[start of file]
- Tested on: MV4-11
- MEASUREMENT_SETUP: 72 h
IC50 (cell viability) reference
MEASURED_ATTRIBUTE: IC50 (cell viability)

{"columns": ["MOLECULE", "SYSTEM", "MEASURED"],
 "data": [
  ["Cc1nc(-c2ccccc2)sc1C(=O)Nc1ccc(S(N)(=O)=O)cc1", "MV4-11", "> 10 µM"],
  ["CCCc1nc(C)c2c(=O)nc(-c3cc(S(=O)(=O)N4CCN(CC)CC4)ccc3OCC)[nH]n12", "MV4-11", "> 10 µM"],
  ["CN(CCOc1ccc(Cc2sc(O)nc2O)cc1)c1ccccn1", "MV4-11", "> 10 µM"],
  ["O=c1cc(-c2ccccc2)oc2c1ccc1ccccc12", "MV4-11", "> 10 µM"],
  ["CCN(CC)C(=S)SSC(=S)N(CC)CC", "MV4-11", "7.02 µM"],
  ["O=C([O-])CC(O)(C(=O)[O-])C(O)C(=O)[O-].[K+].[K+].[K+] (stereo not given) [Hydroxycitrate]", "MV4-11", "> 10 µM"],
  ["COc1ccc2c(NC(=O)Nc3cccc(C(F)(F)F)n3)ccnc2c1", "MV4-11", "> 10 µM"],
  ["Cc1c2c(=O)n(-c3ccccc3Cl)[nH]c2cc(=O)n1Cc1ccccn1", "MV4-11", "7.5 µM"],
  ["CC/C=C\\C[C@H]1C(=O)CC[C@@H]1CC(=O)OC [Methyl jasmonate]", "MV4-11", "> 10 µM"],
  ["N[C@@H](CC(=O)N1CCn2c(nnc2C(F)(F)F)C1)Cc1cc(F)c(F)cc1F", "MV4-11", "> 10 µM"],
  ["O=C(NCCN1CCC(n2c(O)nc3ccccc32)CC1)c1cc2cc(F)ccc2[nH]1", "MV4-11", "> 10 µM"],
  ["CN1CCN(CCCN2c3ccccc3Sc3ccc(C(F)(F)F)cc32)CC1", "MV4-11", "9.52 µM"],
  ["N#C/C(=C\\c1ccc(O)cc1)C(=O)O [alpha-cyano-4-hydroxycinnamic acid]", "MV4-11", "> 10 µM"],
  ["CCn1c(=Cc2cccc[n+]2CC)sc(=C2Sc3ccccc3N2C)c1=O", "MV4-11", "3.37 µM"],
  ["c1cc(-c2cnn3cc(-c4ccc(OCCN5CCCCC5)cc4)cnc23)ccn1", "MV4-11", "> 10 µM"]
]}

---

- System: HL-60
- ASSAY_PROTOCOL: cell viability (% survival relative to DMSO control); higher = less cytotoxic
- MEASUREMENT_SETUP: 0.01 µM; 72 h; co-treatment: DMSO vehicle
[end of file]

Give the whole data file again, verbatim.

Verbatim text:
- Tested on: MV4-11
- MEASUREMENT_SETUP: 72 h
IC50 (cell viability) reference
MEASURED_ATTRIBUTE: IC50 (cell viability)

{"columns": ["MOLECULE", "SYSTEM", "MEASURED"],
 "data": [
  ["Cc1nc(-c2ccccc2)sc1C(=O)Nc1ccc(S(N)(=O)=O)cc1", "MV4-11", "> 10 µM"],
  ["CCCc1nc(C)c2c(=O)nc(-c3cc(S(=O)(=O)N4CCN(CC)CC4)ccc3OCC)[nH]n12", "MV4-11", "> 10 µM"],
  ["CN(CCOc1ccc(Cc2sc(O)nc2O)cc1)c1ccccn1", "MV4-11", "> 10 µM"],
  ["O=c1cc(-c2ccccc2)oc2c1ccc1ccccc12", "MV4-11", "> 10 µM"],
  ["CCN(CC)C(=S)SSC(=S)N(CC)CC", "MV4-11", "7.02 µM"],
  ["O=C([O-])CC(O)(C(=O)[O-])C(O)C(=O)[O-].[K+].[K+].[K+] (stereo not given) [Hydroxycitrate]", "MV4-11", "> 10 µM"],
  ["COc1ccc2c(NC(=O)Nc3cccc(C(F)(F)F)n3)ccnc2c1", "MV4-11", "> 10 µM"],
  ["Cc1c2c(=O)n(-c3ccccc3Cl)[nH]c2cc(=O)n1Cc1ccccn1", "MV4-11", "7.5 µM"],
  ["CC/C=C\\C[C@H]1C(=O)CC[C@@H]1CC(=O)OC [Methyl jasmonate]", "MV4-11", "> 10 µM"],
  ["N[C@@H](CC(=O)N1CCn2c(nnc2C(F)(F)F)C1)Cc1cc(F)c(F)cc1F", "MV4-11", "> 10 µM"],
  ["O=C(NCCN1CCC(n2c(O)nc3ccccc32)CC1)c1cc2cc(F)ccc2[nH]1", "MV4-11", "> 10 µM"],
  ["CN1CCN(CCCN2c3ccccc3Sc3ccc(C(F)(F)F)cc32)CC1", "MV4-11", "9.52 µM"],
  ["N#C/C(=C\\c1ccc(O)cc1)C(=O)O [alpha-cyano-4-hydroxycinnamic acid]", "MV4-11", "> 10 µM"],
  ["CCn1c(=Cc2cccc[n+]2CC)sc(=C2Sc3ccccc3N2C)c1=O", "MV4-11", "3.37 µM"],
  ["c1cc(-c2cnn3cc(-c4ccc(OCCN5CCCCC5)cc4)cnc23)ccn1", "MV4-11", "> 10 µM"]
]}

---

- System: HL-60
- ASSAY_PROTOCOL: cell viability (% survival relative to DMSO control); higher = less cytotoxic
- MEASUREMENT_SETUP: 0.01 µM; 72 h; co-treatment: DMSO vehicle